Something odd came across the Middle District docket reports this week: a recusal in Morse et. al v. McWhorter et. al, the 1997 federal securities class action filed against HCA/Columbia by stockholders in the wake of the HCA fraud prosecution.
The original litigation was long enough - the $49.5 million settlement was not approved until 2004. And since that time, the case has lied dormant. Technically closed, but still active in the system because of the administration of the fund.
This summer, a motion was filed to closed the fund and distribute the unclaimed remainder in the settlement account (around $52,000) to the Legal Aid Society of Middle Tennessee and the Cumberlands and MFY Legal Services, a New York City legal aid organization.
The case has long been under the gavel of Judge William Higgins. Having since retired, the motion was assigned to Judge Todd Campbell September 30.
But, Campbell recused himself (for reasons unknown) this week. The case has now be reassigned the Senior Judge William Haynes.
The saga continues?
LaVergne's mayor's city cell phone shows calls to numbers connected with escorts listed on Backpage.com. He smells conspiracy.
Sen. Brian Kelsey said he's got a way to keep local governments from not losing a dime if the Hall Tax is repealed:
Local governments would not lose revenue after repeal of the Hall tax under legislation sponsored by Senator Brian Kelsey (R-Germantown). Kelsey, who continued to assert that the time is right for repeal of the tax, filed a “hold harmless” amendment today which calls for providing cities and counties payment from the state based on an average of the last five years of Hall tax receipts.
“This amendment ensures we repeal the Hall tax without cutting one dime from state or local government,” said Senator Kelsey.
The Hall tax is a six percent tax on interest and dividends enacted in 1929, with 3/8 of the revenue going to cities and counties and the remainder going to the state. Almost half of those who pay the Hall tax are 65 or older with nearly 9 of 10 individuals earning less than $34,000 per year in investment income.
Repeal of the tax has stalled in past sessions because critics claimed there was not enough state revenue to pay for the tax cut.
“This is the year we will find out whether politicians are serious about repealing this tax, which unfairly penalizes those who have saved for retirement," Kelsey added. "We have a $600 million surplus, half of which is expected to be available in future years, according to one of our state’s best economic forecasters.”
Kelsey referred to a recent statement made by University of Memphis Economist Dr. John Gnuschke: “While substantial budget fluctuations occur, the natural growth of state tax collections should exceed $300 million. Over collections could exceed $300 million as long as state spending is held in check,” Gnuschke said.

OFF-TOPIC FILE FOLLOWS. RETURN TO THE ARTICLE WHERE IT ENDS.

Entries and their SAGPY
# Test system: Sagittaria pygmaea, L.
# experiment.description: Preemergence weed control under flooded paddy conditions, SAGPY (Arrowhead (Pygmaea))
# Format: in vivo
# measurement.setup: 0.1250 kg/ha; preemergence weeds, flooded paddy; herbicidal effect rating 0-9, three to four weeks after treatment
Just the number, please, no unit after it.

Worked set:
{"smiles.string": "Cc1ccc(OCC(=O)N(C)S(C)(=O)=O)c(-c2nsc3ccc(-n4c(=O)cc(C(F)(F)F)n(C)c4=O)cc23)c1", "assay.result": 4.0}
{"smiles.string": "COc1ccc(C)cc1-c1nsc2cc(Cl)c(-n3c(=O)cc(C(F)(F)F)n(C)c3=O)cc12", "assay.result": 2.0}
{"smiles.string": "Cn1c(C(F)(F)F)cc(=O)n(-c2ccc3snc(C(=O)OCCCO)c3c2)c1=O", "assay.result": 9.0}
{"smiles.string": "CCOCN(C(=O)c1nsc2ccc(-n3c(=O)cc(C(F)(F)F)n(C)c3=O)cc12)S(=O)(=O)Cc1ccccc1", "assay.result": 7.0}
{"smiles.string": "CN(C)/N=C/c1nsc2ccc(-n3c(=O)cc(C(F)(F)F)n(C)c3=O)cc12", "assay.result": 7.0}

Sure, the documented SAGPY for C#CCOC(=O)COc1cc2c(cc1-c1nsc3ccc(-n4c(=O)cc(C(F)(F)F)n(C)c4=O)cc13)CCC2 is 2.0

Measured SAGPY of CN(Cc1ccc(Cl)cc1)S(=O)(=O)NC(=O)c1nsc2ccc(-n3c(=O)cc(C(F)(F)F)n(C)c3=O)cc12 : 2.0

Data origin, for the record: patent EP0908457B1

The legislation can be considered by the General Assembly when it reconvenes in January and would be implemented the following January 1, 2017.
Senator Kelsey represents Cordova, East Memphis, and Germantown. He serves as Chairman of the Senate Judiciary Committee.
DCS has been under extra federal scrutiny for 15 years but a judge acknowledged the department has made substantial progress and is close to meeting all 136 requirements, which would close that lawsuit.
Just days after an op-ed excorciated Stephen Fincher for being the example par excellence of how Washington can corrupt, he was among 11 Congressmen included in an ethics complaint for receiving campaign contributions from the payday lending industry after sponsoring a bill favorable to same.
The governor says it's premature to attack the audit of the state's prison system, since the audit hasn't been published yet.
WPLN talks to MNPS' finance man on why charter schools don't really result in costs savings for the school system:
Board member Mary Pierce asked Henson's office to look into a hypothetical situation: What if all the students in charter schools moved back into district-run schools?
Henson did the analysis and found the district would be spending $3.5 million more if every charter closed. But he says it's a flawed exercise.
“We put quotation marks around the word ‘savings’ because it’s not a true savings to the district budget.”
The only place Henson sees for potential savings is when charters prevent the district from having to expand schools or build new ones, and even then it depends on a lot of variables.
“It’s very difficult to say yes, the district could save capital costs by a charter opening in an area that has overcrowded schools," he says. "It’s a possibility.”
Local governments are going to oppose any attempt to repeal the Hall tax:
During the fiscal year that ended June 30, the income tax generated $303 million in total revenue, with about $189 million flowing to the state’s general fund and the remaining $114 million distributed to local governments across the state.
State Sen. Brian Kelsey, R-Germantown, said last week he will try again in 2016 to abolish the tax, effective with the 2017 calendar year. Kelsey said the legislature should reimburse cities and counties for their revenue loss but neither the bill nor an amendment he filed last week provides for continuing the revenue stream to local governments.
Memphis is the largest single recipient of Hall tax proceeds — $14.8 million during fiscal year 2015, according to new figures from the state Department of Revenue. Nashville is second at $14.6 million, followed by Knoxville with $10 million. Knox County is seventh with $3.3 million, followed by Germantown with nearly $3.1 million.
POSTDATA: WARRANTY DEEDS